Courses at the 100- and 200-level are offered to meet the University of Hawaiʻi general education requirements and may be applied towards a four-year baccalaureate degree
Honolulu Community College has established itself as the premier career and technical training center in the state of Hawaiʻi
The Apprenticeship Training program provides related instruction to those on Oʻahu who are apprenticing in various construction and mechanical trades.
“The communication arts program experience has been amazing over the last two years. Not only did I gain technical skills, which was the reason I first enrolled, but more importantly I learned so much about myself.”
Isaac Ikeda, a Honolulu Community College communication arts student, won Pele Gold in the student category for his integrated branding campaign for a smokehouse food truck, Hilo Bay Ken.
The Pele Awards competition is an AAF American Advertising Awards District 13 competition that recognizes the best advertising and design work created in Hawaiʻi during the preceding calendar year.
Not a stranger to competition, he was also a part of the winning team in the 2015 Ad Up Hawaiʻi competition which brings together local professionals in marketing, advertising, public relations and artists of all kinds together to form "mini agency teams" and prepare marketing campaigns for pre-selected non-profit organizations.
Teams get the challenge of completing their campaign and pitch prep in an intense 9-hour period. Ikeda was the only student to participate in this competition.
Ikeda will graduate on May 13. When asked what his career aspiration is, Ikeda simply stated, "Creative director" that is the goal, creative director at an ad agency. I know that it is a long way from here but I'm willing to take every step to get there. In the nearer future I plan to build my portfolio with non-profit work and variety, my secret recipe to success.
Check out the rest of his work at isaacnoeau.com.
It doesn't matter how many times I have to click, as long as each click is a mindless, unambiguous choice.
Robert Silva, Jr., an automotive instructor at Honolulu Community College, takes great joy in sharing his automobile knowledge with his students. But for a long time, he wasn't even allowed to drive.
Silva originally graduated from the University of Hawaiʻi at Manoa in 1995 with a degree in Hawaiian Studies, and for 2 years, he worked as a math teacher at Damien High School. It was only in 2005, after having surgery to resolve the epileptic seizures that prevented him from driving, that he rediscovered his love of cars.
After the surgery, he started working on his old Mustang, the same car which he had crashed years earlier as a result of a seizure while driving. Silva said if it hadn't been for his former medical condition preventing him from driving, he doesn't know if he would have even been interested in cars at all.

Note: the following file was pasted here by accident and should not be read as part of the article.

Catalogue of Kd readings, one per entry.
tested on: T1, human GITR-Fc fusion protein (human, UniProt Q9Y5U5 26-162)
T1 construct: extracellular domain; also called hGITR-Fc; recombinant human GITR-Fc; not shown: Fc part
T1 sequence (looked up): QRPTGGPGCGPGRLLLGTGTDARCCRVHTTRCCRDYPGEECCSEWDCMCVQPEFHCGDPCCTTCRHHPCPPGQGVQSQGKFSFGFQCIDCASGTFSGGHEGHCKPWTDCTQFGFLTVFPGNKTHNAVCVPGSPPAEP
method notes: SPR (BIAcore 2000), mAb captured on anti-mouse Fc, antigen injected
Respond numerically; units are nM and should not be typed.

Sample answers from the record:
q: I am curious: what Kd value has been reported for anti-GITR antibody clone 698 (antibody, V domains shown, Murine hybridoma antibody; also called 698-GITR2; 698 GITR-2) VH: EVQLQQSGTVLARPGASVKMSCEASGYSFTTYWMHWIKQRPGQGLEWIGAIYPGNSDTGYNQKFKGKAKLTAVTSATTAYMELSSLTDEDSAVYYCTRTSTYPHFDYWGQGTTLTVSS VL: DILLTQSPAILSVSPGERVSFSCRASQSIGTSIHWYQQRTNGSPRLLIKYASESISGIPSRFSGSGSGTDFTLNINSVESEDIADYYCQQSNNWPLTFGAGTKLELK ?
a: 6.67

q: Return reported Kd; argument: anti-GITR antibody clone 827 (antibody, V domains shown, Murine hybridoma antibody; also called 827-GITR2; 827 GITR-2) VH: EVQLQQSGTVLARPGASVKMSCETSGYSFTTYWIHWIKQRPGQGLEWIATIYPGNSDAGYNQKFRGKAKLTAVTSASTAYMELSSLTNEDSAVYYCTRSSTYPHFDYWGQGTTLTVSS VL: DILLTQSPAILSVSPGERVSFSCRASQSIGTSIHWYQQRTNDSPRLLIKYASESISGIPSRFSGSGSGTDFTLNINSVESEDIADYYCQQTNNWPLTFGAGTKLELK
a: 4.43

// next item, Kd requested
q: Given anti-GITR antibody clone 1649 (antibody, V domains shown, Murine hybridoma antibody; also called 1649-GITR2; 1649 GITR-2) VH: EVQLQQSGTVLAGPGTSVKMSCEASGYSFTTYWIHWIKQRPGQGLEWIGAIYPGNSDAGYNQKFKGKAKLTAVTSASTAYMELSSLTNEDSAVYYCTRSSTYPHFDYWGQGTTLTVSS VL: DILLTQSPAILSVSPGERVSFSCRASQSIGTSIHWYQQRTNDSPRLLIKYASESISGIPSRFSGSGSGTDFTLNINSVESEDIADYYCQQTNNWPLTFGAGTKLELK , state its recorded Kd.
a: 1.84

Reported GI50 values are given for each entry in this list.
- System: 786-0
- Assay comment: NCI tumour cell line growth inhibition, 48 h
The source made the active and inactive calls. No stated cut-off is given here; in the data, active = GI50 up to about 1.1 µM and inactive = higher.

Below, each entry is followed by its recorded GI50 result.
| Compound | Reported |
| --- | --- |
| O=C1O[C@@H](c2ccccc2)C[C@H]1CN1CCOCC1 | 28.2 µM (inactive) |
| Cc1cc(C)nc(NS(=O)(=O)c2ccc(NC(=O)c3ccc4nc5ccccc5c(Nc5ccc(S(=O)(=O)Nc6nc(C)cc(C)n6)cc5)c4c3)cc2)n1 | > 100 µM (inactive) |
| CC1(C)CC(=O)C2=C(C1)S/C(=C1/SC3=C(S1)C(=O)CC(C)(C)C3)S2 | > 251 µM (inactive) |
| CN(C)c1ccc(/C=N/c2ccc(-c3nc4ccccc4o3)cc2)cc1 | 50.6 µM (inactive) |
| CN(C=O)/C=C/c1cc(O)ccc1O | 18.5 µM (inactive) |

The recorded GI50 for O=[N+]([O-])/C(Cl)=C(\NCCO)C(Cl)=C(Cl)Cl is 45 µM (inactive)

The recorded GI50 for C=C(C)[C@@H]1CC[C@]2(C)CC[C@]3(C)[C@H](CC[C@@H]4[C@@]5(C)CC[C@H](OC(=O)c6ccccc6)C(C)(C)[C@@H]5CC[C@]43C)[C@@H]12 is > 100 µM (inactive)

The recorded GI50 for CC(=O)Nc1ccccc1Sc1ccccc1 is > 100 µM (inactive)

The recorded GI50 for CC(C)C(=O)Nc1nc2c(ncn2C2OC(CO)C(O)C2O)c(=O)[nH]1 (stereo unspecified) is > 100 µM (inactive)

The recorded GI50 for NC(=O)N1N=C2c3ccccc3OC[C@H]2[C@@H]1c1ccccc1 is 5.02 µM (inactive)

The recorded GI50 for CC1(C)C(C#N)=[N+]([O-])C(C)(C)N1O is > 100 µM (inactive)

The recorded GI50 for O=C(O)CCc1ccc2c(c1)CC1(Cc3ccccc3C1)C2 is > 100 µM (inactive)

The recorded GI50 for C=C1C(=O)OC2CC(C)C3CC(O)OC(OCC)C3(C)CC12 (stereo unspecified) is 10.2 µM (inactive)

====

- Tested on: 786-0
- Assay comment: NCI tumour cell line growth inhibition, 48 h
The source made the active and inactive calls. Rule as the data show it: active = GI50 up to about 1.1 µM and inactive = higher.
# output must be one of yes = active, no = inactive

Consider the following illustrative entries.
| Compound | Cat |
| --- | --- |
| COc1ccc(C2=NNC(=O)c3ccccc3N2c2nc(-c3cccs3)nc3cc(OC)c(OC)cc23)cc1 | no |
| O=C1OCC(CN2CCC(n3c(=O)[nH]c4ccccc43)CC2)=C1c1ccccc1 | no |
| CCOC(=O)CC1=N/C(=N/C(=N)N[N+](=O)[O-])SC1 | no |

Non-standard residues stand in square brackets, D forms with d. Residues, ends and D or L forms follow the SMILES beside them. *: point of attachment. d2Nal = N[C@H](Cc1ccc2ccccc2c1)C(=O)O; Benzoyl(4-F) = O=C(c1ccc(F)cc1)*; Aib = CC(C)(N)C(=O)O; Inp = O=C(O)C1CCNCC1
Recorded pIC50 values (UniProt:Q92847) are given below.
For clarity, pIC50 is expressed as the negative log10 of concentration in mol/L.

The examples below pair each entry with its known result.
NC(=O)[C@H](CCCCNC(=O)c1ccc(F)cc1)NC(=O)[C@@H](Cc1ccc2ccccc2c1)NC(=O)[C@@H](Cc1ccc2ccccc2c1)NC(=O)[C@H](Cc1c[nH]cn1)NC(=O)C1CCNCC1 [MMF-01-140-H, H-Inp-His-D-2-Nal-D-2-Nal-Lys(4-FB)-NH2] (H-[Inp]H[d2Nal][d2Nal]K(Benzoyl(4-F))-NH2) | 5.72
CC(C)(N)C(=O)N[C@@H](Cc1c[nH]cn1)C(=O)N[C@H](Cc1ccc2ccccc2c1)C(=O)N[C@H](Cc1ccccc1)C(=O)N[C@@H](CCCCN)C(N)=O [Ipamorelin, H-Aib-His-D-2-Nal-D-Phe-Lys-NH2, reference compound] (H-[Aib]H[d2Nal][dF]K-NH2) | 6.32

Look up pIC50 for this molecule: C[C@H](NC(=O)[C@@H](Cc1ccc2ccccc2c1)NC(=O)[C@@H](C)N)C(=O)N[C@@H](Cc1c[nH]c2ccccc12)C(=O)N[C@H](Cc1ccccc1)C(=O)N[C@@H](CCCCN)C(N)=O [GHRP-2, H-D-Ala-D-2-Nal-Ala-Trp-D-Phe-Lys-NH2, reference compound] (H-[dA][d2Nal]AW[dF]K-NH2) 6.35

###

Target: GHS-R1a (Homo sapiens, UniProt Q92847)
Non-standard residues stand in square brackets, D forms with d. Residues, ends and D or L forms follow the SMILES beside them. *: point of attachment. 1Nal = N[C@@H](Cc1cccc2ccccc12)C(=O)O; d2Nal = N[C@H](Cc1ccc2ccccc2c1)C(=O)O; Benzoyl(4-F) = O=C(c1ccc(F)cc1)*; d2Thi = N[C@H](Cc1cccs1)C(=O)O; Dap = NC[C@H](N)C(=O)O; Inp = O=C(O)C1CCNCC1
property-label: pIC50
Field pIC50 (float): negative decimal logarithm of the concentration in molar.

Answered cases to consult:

Living in Kaneʻohe, Silva today teaches Automotive Electrical II and Air Conditioning for the Honolulu CC automotive department. Aside from his teaching duties, he also engages in traditional Hawaiian weaving and carving on campus. It's something else to do with his hands other than fixing cars, Silva said.
Silva bases his teaching style off the way he learned during the years he was a student at Honolulu CC. Considering the mechanical and technical aspects of the automotive field, Silva stresses math, physics, and electronics. Brute strength is no longer a requisite when working around cars. For Silva, the desire to know more goes hand-in-hand with teaching.
My experience has been nothing but positive, supportive, and irreplaceable. I have met a lot of remarkable people who have helped me a great deal on my academic journey.
My experience has been nothing but positive, supportive, and irreplaceable. I have met a lot of remarkable people who have helped me a great deal on my academic journey. Each person at the Hawaiian Center, whether a peer mentor or faculty member, has taken the time to listen, support and help me along my academic journey.
They supported my education by letting my, then, six-month old daughter accompany me to summer class and work at the Center. As an employed, young mother and student it really meant a lot that I could care for my daughter, attend my summer class and work all at the same time. I have a huge amount of gratitude for this support system that no verbs and nouns could fully encompass how thankful I am.
Honolulu Community College has been a memorable and eye-opening experience. I have met so many amazing people who have helped me, immensely, on my academic journey as well as my journey of who I am as a Native Hawaiian. I have grown, not just as a student, but overall as a sister, daughter, mother, and friend.